As someone used to listening to jazz — first a narrow slice, then broadening and deepening — like most listeners, I am familiar with what I am familiar with. I appreciate known melodies, improvised on in a variety of ways, as well as beautiful sounds, and I am not too embarrassed by my occasional inability or unwillingness to appreciate what others call jazz. Sometimes, though, I hear something different, created by musicians I respect, and I am emotionally drawn to it. I take it seriously and try to figure out “what it is,” and sometimes fail. But in this case, my ears and my emotions tell me that the music is beautiful and worthy, even though I don’t quite know what to call it. (Categorization can get ugly, as if I was trying to wear the jeans I wore ten years ago.)
I met the saxophonist / clarinetist Jon De Lucia in 2016, and have followed him to several gigs — in an intimate restaurant in Park Slope, Brooklyn; a few sessions at Michael Kanan and Stephanie Greig’s beautiful Drawing Room; most recently to Sir D’s Lounge, also in Brooklyn. Jon asked me if I’d like to hear the music on his new CD release, AS THE RIVER SINGS, recorded in 2014. I listened to some of it online and said yes. On this disc of twelve compositions by Jon, he plays alto saxophone, clarinet, Sruti Box, alto clarinet, flute; he’s joined by Greg Ruggiero, electric guitar; Chris Tordini, string bass; Tommy Crane, drums.
Before you read on, you can listen to a few selections here. Wisely, I think, Jon has not provided a programmatic narrative of what the music is “about,” so we are free to hear. Each track seems part of a larger suite of dance melodies, or dancing ones. I hear Irish keening and island rhythms; the dancing underpinnings also reminded me of Anglo-American pop/dance music of the second half of the last century. Without being a self-conscious rhythmic travelogue, the suite moves gracefully from rhythmic idiom to rhythmic idiom, encouraging the listener to feel, to muse, to sway. Floating melodies, chiming sounds, music that one can listen to in many ways and be moved by it.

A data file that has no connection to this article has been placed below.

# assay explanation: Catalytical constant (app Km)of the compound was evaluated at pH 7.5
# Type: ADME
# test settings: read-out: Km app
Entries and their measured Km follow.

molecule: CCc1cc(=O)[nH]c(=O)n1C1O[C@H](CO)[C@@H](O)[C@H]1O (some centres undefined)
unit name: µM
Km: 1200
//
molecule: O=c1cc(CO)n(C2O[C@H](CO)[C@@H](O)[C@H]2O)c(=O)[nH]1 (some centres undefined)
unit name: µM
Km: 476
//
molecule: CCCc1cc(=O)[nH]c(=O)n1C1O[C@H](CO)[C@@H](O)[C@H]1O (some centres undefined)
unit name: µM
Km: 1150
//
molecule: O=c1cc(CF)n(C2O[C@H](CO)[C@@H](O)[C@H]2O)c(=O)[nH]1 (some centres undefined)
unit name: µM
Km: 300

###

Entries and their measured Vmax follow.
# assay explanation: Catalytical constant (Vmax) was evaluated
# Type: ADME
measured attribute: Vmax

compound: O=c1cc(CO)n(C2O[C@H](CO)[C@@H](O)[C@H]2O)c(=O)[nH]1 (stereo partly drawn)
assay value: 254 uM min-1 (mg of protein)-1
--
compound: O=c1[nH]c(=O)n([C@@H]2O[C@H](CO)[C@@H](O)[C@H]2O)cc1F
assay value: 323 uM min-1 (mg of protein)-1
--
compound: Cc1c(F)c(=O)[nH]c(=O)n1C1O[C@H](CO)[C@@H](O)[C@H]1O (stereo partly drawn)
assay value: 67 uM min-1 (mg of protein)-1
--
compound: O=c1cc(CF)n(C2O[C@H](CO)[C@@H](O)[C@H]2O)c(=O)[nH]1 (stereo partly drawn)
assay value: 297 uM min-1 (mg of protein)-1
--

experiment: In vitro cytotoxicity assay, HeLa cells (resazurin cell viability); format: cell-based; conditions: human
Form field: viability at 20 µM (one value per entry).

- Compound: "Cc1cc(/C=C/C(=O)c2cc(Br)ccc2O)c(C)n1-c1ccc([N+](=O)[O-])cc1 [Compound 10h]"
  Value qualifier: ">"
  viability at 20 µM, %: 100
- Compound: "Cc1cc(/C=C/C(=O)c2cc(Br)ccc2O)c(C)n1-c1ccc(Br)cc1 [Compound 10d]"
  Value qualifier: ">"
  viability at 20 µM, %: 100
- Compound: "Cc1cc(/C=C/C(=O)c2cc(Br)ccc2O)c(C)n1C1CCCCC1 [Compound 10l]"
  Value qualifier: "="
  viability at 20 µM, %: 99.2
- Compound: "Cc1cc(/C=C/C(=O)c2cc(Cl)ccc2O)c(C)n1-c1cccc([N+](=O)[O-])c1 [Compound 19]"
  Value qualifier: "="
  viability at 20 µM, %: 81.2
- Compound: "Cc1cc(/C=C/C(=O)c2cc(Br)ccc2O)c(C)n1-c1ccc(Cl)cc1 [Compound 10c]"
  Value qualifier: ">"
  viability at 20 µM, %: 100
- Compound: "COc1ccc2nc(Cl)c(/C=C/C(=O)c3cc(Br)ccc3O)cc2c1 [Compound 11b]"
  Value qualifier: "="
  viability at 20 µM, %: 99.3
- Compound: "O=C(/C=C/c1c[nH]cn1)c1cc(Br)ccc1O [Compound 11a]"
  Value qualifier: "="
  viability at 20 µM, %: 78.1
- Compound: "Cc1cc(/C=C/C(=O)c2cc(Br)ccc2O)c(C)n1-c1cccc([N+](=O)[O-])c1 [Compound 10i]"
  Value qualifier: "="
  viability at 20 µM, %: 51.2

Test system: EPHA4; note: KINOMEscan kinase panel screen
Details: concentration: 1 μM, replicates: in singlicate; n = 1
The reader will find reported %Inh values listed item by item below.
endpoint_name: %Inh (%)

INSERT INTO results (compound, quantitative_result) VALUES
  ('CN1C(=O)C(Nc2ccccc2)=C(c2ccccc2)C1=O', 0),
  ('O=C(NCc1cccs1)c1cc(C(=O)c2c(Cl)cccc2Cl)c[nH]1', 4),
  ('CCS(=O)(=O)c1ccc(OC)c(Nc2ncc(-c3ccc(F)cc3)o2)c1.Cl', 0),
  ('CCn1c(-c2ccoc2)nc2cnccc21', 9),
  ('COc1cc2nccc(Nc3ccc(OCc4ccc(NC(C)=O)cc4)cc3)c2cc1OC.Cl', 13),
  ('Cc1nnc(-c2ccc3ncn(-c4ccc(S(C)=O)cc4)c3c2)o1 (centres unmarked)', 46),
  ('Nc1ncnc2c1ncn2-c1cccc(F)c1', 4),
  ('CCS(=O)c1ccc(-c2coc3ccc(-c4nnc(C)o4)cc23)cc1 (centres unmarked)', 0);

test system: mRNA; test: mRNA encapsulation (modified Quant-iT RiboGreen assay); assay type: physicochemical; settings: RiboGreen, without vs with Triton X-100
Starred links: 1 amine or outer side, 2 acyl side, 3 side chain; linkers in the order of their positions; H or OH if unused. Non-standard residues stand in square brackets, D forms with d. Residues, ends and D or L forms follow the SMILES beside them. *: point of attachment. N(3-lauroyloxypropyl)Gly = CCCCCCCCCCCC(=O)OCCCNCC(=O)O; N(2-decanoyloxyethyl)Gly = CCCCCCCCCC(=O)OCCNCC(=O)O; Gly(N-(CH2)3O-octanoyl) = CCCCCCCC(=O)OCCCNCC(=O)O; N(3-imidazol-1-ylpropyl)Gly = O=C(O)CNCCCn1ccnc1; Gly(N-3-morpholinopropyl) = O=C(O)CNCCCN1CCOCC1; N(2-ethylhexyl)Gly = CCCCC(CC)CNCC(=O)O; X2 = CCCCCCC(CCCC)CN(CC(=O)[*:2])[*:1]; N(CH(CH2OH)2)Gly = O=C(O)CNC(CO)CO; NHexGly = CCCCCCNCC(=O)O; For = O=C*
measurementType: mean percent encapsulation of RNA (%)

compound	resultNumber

The quartet is delightfully egalitarian, so melodies and patterns are passed around and the variety is always entertaining. Jon is a virtuoso who knows the wonders of restraint. His tone is rewarding in itself — I think of the coinage that Darl Bundren, in a William Faulkner novel, uses to describe the ideal temperature for the water he is about to drink, “warmish-cool,” to describe Jon’s playing and his approach to his instruments and our ears. His melodies and improvisations gently have something to tell us, but they are subtle, never banging loudly on our door. And they sink in to our consciousness in quietly memorable ways.
I write this not only to point JAZZ LIVES’ readers towards some rewarding music on disc, but to announce the CD release show at Cornelia St. Cafe on Wednesday, March 8, 2017. Jon and Greg Ruggiero, Sean Smith, and Billy Mintz — all heroes! will play two sets, at 8 and 9:30. The Facebook event page is here. And the salient details are that there is a $10 cover; reservations are recommended; Cornelia St. Underground, 29 Cornelia St., near West 4th St in Manhattan.
May your happiness increase!